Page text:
Video Clip: Tractor-drawn Flame Weeders from Vegetable Farmers and their Weed Control Machines

Organic Agriculture June 02, 2011 Print Friendly and PDF

Source:

Vegetable Farmers and their Weed-Control Machines [DVD]. V. Grubinger and M.J. Else. 1996. University of Vermont Extension. Available for purchase at http://www.uvm.edu/vtvegandberry/Videos/weedvideo.htm (verified 31 Dec 2008).

This is a Vegetable Farmers and their Weed Control Machines video clip.

Featuring

Jake Guest, Killdeer Farm. Norwich, VT.

Audio Text

There are actually four components to the flamer, there are the flame heads themselves, there’s the frame, there’s the tank and then there’s the regulating mechanisms. The regulator consists of a solenoid-activated valve, which simply turns the machine on or off. This tank, the tank is really important, it has to be, you can’t just use a regular propane tank that you see standing around greenhouses it has to be a motor fuel tank and they’re not too easy to locate. This is a used one we got pretty cheap, but new they cost about 700 dollars. You know, as you can see it holds about 40 gallons of fuel. I figure it takes about 19 or 20 dollars an acre worth of fuel. This device uses liquid propane as opposed to gas and that’s very significant because one of the difficulties that some of the European burners have is that using gas means that they get too cold from the evaporation of all the gas. These burners are much different - they move the propane in a liquid form all the way down to the burners before it's actually burned so that there’s no super-cooling of the lines. The expansion of the gas just before it burns all takes place right down at the bottom of the burners.

Each burner is a 250,000 BTU burner and that’s well its pretty arbitrary, what you need depends on the width of the bed. This seems to be sufficient for my uses, it covers a 52 inch bed quite nicely. Sometimes I use the burner for a single row crop in which case I don’t even use the outside two burners, the outside four burners, only use the two inside ones and tilt them so they direct the flame right down to a single row right down below there. So it’s very versatile there’s lots of different uses for it.

This is a good example of what the flamer does. On my left here is a bed, this bed here was prepared, these beds were prepared, the one on the right and the one on the left were prepared at the same time. They were tilled and rolled and marked, I used this roller you can see it just barely, there are marks, three rows are marked out, that’s to guide my planter when I plant out, I plant by hand with a push planter. And I flamed this bed about three days ago and it looked identical to this bed over here and as you can see there are hardly any weeds left, now there are new weeds emerging. What I’ll do now at this point is plant the crop in this bed and then wait a few days before this crop comes up and flame it again. That’s going to get any weeds that germinate between now and the time I flame, it also will get rid of these few little ones, you can't even see them, they're tiny little weeds that have germinated since I flamed it last time.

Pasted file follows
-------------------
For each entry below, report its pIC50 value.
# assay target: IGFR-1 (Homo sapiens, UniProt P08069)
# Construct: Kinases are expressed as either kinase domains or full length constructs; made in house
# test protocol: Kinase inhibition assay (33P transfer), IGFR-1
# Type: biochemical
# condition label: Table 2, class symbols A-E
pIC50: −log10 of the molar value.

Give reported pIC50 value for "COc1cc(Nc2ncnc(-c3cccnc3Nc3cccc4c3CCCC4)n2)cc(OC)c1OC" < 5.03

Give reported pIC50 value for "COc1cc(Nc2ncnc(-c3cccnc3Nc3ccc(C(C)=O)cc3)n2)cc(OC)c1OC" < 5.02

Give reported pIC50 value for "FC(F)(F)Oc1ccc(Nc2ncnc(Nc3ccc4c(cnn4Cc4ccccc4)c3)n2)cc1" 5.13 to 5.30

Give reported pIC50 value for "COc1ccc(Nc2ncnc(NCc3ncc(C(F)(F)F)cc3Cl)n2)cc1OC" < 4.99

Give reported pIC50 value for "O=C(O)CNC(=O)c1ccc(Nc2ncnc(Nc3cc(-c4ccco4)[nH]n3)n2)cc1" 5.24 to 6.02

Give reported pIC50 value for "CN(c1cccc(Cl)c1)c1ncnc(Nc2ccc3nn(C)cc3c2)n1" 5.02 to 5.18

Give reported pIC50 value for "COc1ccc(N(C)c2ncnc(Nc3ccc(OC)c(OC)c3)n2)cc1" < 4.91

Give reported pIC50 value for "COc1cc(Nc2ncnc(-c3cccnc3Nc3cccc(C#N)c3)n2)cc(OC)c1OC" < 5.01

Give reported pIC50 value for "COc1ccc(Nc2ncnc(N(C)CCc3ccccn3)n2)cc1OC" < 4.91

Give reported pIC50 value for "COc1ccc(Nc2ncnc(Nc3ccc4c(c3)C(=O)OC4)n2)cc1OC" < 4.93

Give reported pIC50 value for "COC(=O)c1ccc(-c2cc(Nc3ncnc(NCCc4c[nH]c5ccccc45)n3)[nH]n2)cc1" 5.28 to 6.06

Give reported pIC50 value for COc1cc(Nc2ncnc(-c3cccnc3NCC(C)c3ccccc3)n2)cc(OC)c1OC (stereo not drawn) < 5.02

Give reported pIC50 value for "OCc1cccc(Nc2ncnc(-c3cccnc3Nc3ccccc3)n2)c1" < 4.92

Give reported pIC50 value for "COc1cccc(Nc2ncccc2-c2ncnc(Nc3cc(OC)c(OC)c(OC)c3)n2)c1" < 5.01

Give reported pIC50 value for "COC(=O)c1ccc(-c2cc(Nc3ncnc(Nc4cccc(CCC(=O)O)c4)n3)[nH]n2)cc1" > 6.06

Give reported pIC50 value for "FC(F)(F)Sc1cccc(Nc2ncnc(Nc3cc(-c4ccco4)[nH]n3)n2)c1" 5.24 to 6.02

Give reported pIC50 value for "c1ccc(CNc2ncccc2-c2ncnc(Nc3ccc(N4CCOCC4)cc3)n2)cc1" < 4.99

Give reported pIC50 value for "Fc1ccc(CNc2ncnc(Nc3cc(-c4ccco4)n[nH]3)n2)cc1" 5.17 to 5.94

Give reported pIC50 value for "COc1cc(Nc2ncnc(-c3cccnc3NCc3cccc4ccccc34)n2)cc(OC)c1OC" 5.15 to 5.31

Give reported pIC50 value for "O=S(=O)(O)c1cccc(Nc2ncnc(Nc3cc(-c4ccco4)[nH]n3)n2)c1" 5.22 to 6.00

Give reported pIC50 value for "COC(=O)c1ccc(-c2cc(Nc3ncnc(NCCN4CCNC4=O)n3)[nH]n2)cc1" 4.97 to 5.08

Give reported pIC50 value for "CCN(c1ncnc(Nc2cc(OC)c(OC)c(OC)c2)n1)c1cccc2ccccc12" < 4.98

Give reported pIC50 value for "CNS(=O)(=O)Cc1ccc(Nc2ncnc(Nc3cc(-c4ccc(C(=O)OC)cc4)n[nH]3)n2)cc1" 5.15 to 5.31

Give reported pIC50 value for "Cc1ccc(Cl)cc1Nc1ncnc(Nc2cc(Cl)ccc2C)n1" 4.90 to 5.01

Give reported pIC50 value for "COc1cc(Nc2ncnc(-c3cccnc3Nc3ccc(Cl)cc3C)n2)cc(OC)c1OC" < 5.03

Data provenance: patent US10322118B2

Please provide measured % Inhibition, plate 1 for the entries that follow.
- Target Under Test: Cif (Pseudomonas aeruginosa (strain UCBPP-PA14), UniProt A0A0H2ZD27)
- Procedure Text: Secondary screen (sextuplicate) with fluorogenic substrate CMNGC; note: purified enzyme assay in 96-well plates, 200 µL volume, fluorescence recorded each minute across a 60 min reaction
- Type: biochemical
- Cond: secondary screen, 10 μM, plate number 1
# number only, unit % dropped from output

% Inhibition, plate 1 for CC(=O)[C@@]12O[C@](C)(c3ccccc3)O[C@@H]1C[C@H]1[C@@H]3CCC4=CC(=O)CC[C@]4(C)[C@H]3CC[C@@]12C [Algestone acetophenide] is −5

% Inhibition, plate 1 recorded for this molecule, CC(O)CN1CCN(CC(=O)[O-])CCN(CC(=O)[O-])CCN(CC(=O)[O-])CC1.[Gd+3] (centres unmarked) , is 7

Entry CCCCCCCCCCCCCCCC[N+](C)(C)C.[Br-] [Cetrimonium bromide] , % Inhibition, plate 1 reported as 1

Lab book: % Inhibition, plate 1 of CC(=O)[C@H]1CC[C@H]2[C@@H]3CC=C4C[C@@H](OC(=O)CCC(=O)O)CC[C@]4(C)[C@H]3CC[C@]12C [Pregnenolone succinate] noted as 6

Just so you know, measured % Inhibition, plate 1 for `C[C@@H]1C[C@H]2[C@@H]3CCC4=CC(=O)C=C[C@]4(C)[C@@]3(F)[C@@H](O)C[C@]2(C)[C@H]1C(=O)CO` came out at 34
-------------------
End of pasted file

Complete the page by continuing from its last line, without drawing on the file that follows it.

I think one of the few downsides to using this machine concerns safety. There’s a lot of energy in here and it has the potential for being pretty dangerous. I think that it’s especially important that all the valves are tight and the pins are all in and everything, if this thing dropped off or something broke it could be a real disaster.

I think the flame weeder has a real place in our operation here. There are some improvements and there are some techniques that I need to work on but I think it's not enough alone, but in conjunction with a proper and appropriate and timely tillage I think it’s indispensable, I find that I’m using it, finding more and more uses for it every year and I am certainly very encouraged by what I’ve discovered.

This video project was funded in part by the Northeast Sustainable Agriculture Research and Education Program (USDA). 

This is an eOrganic article and was reviewed for compliance with National Organic Program regulations by members of the eOrganic community. Always check with your organic certification agency before adopting new practices or using new materials. For more information, refer to eOrganic's articles on organic certification.

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This work is supported by the USDA National Institute of Food and Agriculture, New Technologies for Ag Extension project.